The psalm appointed for Morning Prayer today is verses 1-39 of Psalm 78. As Gina and I were praying these lines, I was struck by the contrast the Psalmist makes between the constancy and faithfulness of God and the fickleness of heart of the People of Israel. I mean, here they were, being led to freedom – God actually delivered them from lives of slavery – and they were complaining! In fact, after God gives them drink in an arid desert and rains down manna from heaven and sends quail… they still aren’t satisfied. Verse 30 reads, “But they did not stop their craving, though the food was still in their mouths.”
For some reason, that passage struck me. They are still chewing and swallowing the food God gave them, and it’s not enough. I found myself thinking, “Those ridiculous people! Look what God did for them and they’re still not satisfied!” Through the day today, I found that I could, after all, understand those “ridiculous” people, because they aren’t that different from me… or, more likely than not, you.
We find ourselves in a culture that extolls consuming as much as possible. The message, of course, is that there’s not enough, and that what we need is to have more, make more, buy more, and never stop. In fact, consumerism has been touted as the solution to many of our problems. Whether it’s the individual who needs to shop and buy in order to feel good about herself, the child who swears that they’ll never ask for anything again if they can just have this one last toy or video game, or the suggestion that following the attack on the twin towers we needed to go out and buy things to support “our way of life”, this idea of nothiing being enough is all around us.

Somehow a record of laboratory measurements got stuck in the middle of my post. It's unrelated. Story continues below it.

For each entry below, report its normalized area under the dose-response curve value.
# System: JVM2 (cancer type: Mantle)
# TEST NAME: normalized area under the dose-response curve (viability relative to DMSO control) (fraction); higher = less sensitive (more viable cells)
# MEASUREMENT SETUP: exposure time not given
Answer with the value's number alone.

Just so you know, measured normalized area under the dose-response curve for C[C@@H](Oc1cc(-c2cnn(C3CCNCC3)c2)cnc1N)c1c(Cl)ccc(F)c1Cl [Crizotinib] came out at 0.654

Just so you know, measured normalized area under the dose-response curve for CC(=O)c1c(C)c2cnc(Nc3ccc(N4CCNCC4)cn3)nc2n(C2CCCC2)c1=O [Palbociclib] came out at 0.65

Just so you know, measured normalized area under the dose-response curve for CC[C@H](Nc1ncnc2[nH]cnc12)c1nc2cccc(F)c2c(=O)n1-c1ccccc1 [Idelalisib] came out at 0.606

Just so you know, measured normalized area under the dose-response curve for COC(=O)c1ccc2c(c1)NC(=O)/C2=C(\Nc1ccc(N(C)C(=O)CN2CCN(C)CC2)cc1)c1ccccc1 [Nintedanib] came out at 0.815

And so maybe those Israelites, still eating their bread and quail and drinking fresh water, grumbling, complaining and wondering what God was going to provide for them next isn’t such a far stretch after all.
The disciplines of Lent are meant, in part, to help us think about that simple question – how much is enough? If we take more time for prayer, sacrificing/fasting, giving to those in need (which makes us face the reality of people with real scarcity), and meditating on God’s Word, we are bound to uncover the truth that Jesus proclaimed – where our heart is, that’s where our treasure will be.